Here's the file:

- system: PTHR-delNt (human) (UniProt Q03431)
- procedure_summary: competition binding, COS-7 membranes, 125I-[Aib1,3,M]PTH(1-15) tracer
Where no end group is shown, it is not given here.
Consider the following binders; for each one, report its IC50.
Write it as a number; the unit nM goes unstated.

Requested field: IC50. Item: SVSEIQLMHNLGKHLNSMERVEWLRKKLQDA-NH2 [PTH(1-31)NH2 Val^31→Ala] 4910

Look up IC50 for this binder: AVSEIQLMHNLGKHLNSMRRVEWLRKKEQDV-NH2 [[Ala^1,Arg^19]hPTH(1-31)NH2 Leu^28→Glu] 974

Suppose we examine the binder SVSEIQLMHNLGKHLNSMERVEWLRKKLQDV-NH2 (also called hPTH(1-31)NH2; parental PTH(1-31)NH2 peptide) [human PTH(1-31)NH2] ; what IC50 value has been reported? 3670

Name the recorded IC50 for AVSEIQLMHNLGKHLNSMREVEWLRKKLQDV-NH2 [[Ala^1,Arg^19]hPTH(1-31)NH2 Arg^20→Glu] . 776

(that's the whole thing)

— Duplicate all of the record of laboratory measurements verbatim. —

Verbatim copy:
- system: PTHR-delNt (human) (UniProt Q03431)
- procedure_summary: competition binding, COS-7 membranes, 125I-[Aib1,3,M]PTH(1-15) tracer
Where no end group is shown, it is not given here.
Consider the following binders; for each one, report its IC50.
Write it as a number; the unit nM goes unstated.

Requested field: IC50. Item: SVSEIQLMHNLGKHLNSMERVEWLRKKLQDA-NH2 [PTH(1-31)NH2 Val^31→Ala] 4910

Look up IC50 for this binder: AVSEIQLMHNLGKHLNSMRRVEWLRKKEQDV-NH2 [[Ala^1,Arg^19]hPTH(1-31)NH2 Leu^28→Glu] 974

Suppose we examine the binder SVSEIQLMHNLGKHLNSMERVEWLRKKLQDV-NH2 (also called hPTH(1-31)NH2; parental PTH(1-31)NH2 peptide) [human PTH(1-31)NH2] ; what IC50 value has been reported? 3670

Name the recorded IC50 for AVSEIQLMHNLGKHLNSMREVEWLRKKLQDV-NH2 [[Ala^1,Arg^19]hPTH(1-31)NH2 Arg^20→Glu] . 776